I recently chaired an Association of Food Journalists committee tasked with rewriting the group’s ethics code and critics guidelines, which meant we had to wrestle with the always knotty question of how long a critic should wait before visiting a new restaurant. One month? Two?
But when a restaurant gets off to a slow start, a critic who shows up four months into service can still feel like she’s rushing things, as I discovered last week when I lunched at The Basement Kitchen, the sit-down offshoot of Mascio’s Italian Specialty Foods. After a staffer cleared away a stack of materials assembled for a labeling project, I took a seat at the tiny market’s only table. Moments later, owner Marci Mascio peeked out of the kitchen, clapping her hands together: “Our first dine-in customer!,” she trilled.
The Basement Kitchen isn’t exactly withering away: Although it’s sited on a Georgetown street that’s pretty much impervious to walk-by traffic, neighborhood workers are hip to the counter’s menu of take-out pastas, polentas, sandwiches and arancini, the Sicilian fried rice balls which are the restaurant’s raison d’etre (or, if you prefer, ragione di vita.)
Mascio, whose forebears were among the first to make fresh pasta in Seattle, four years ago started manufacturing frozen arancini. (Her brother, Jerry, produces pre-cooked polenta in Kent.) While arancini fillings typically range from tomato sauce to cheese, Mascio has concocted varieties including jalapeno cheddar, dill pickle, pineapple coconut and gluten-free brown rice with zucchini and onions. A dozen or so balls cost $4 at The Basement Kitchen; unfortunately, there’s no provision for mixing styles.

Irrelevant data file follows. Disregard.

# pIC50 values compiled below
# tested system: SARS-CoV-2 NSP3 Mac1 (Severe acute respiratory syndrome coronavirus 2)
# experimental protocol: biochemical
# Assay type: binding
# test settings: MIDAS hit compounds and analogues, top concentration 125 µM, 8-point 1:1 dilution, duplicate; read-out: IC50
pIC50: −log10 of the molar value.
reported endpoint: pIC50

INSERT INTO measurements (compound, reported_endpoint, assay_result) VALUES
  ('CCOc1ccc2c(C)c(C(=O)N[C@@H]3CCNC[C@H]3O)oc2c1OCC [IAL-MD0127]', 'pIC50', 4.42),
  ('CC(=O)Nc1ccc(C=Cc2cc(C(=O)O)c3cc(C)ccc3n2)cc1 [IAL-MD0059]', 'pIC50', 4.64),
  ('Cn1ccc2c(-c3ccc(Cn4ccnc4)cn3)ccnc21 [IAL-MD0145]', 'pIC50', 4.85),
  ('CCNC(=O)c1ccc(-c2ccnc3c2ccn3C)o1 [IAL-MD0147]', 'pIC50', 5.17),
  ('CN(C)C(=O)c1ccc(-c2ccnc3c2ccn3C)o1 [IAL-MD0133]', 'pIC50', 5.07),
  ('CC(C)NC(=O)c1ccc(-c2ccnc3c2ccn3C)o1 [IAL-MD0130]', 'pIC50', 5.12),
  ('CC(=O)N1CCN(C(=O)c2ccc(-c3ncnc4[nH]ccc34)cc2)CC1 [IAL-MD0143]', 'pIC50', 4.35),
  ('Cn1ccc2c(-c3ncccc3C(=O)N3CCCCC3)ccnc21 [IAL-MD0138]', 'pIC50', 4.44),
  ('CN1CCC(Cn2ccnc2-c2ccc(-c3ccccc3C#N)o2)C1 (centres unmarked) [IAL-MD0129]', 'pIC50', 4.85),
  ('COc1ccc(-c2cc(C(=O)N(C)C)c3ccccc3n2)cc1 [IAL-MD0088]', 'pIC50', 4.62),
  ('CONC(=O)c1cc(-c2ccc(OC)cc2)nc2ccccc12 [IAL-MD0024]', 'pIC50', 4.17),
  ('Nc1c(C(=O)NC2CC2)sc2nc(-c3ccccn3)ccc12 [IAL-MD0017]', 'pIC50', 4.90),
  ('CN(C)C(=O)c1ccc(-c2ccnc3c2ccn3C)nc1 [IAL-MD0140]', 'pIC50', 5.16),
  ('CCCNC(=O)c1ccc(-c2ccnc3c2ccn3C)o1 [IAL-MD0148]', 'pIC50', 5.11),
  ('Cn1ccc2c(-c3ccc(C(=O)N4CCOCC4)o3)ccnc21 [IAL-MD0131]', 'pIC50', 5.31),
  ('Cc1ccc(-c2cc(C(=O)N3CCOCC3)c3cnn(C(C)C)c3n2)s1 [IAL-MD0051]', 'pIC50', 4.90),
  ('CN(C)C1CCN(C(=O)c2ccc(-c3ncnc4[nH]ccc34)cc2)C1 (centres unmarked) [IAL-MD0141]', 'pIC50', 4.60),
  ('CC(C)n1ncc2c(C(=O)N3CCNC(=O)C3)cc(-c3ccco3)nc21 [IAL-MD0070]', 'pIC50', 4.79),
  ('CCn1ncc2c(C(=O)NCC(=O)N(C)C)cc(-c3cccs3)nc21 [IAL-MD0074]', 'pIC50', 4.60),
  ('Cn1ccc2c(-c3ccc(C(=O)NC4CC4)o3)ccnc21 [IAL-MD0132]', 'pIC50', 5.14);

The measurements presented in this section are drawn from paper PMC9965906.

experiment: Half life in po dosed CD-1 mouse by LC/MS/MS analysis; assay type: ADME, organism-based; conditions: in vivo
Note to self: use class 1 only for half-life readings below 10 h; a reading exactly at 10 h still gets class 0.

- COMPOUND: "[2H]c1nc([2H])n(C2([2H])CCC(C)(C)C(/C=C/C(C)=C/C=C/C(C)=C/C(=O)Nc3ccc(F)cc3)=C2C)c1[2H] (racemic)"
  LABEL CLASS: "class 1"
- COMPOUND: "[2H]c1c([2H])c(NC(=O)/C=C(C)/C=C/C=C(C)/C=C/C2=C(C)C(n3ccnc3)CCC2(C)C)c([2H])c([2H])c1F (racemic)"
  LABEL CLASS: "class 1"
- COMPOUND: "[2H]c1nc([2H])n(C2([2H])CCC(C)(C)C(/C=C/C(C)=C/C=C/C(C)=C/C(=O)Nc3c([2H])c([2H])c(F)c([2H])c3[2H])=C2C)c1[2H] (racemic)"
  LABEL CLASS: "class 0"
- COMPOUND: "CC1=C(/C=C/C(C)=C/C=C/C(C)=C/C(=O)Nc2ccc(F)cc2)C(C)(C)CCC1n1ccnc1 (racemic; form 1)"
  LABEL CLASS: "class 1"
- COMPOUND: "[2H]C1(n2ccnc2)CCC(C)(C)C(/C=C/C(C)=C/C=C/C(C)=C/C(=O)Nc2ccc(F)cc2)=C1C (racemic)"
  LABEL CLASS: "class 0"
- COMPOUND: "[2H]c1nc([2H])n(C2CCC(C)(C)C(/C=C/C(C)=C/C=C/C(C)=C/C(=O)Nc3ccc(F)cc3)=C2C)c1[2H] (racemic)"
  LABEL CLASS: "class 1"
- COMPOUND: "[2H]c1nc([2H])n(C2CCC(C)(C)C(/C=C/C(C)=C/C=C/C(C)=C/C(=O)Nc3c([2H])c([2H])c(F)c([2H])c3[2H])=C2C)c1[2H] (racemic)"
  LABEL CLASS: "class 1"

The frozen arancini will soon be sold at Whole Foods, but much of Mascio’s business now comes from a Canadian grocery chain, which promotes the snack as a quick hors d’oeurve. The arancini are sized for entertaining: Local eaters accustomed to the hulking golden rice balls served at restaurants such as Rione XIII, Agrodolce or Bar Del Corso may be taken aback by the gumball proportions of Mascio’s arancini.
Since the arancini are so small, it’s hard to taste past the fry. But the housemade red sauce served with the arancini had a terrifically nonchalant zest that made me wonder about the lasagna. The counter clerk assured me it was marvelous, but she balked at serving it, since the available pan didn’t meet her freshness standards.
I made do with a highly decent sausage-and-peppers sandwich, featuring a single plank of salty, microwaved sausage. Still, I hope The Basement Kitchen is soon drawing enough customers to keep its lasagna from aging, since a great neighborhood Italian lunch joint never gets old.